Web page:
For the 3rd year in a row, I have meticulously tracked each and every paper, proposal, manuscript, etc. I read for professional reasons. Begun by Jacquelyn Gill in early 2015, I found the twitter hashtag #365papers an appealing way to get a sense of what types of things and how many I was reading. In 2015, I was particularly curious how having an infant might affect my reading habits. I carried on logging my papers in 2016, when I was teaching a full load, including 2 graduate courses. It turns out that my teaching load does have a big impact on my reading, because I read (and discuss) so much primary literature in class. Based on how helpful I’ve found the process of being analytical about my reading, I continued to log my papers for 2017, as just a professional version of life logging or the quantified self idea. This year, I had a lighter teacher loading in the spring (but a high administrative/service load) and was on a research leave in the fall. What difference will I see?
Before we get into the data, a brief pause for a key definition and some discussion of that: What does it mean to read a paper? Here’s what I wrote in 2016:
I only counted papers that I read fully through the results and discussion sections, so there are quite a few papers that I read large chunks of but didn’t make the list because I didn’t finish.
What I’m logging as reading is not opening up a PDF to confirm something that I already think I know or check a key statistic. I’m not reading the abstract and I’m not hunting for a citation that I can plop at the end of a sentence for something I’m writing. I’m deeply reading the paper (introduction, methods, results, and discussion), looking at all of the figures and probably most of the tables. For most papers I count as read, I have either highlighted, made marginal notes, or written a brief synopsis after I’ve finished with them. I’m know that I’ve spent time with hundreds of other papers this year that never made my spreadsheet for the #365papers project, because in my mind I haven’t truly read them top-to-bottom.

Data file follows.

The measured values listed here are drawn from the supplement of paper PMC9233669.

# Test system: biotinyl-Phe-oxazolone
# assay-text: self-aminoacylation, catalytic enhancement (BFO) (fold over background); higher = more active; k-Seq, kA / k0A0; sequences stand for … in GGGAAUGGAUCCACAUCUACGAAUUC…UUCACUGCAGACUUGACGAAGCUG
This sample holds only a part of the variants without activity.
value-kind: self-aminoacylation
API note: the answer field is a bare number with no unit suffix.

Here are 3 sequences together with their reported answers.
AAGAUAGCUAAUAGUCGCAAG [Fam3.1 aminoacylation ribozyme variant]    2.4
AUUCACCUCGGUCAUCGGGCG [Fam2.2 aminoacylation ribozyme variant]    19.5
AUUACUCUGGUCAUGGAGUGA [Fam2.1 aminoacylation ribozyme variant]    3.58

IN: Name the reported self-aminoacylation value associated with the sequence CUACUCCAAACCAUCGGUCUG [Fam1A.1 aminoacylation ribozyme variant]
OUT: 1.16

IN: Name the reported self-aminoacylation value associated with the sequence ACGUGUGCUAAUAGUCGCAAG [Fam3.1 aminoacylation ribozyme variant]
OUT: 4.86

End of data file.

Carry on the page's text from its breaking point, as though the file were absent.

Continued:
Last week, Caitlin MacKenzie wrote a beautiful post about her own reading for this year and she reflects on this idea of deep reading. (Read it!) She talks about how we train ourselves to perfect the art of skimming a paper and how we flick-bounce between things we read, and then she mentions the number of papers that the average science faculty member allegedly reads per year: 468. Let me tell you in advance, I did not deeply read 468 papers in 2017, or 2016, or 2015, or probably any year since 2007 when I became a faculty member. And honestly, I don’t believe that the average science faculty member did either… or at least not deeply read that number of papers per year. (However, I’ve added the two papers that quantified these statistics to my “to read” pile for 2018 and I’m looking forward to see how they defined reading.)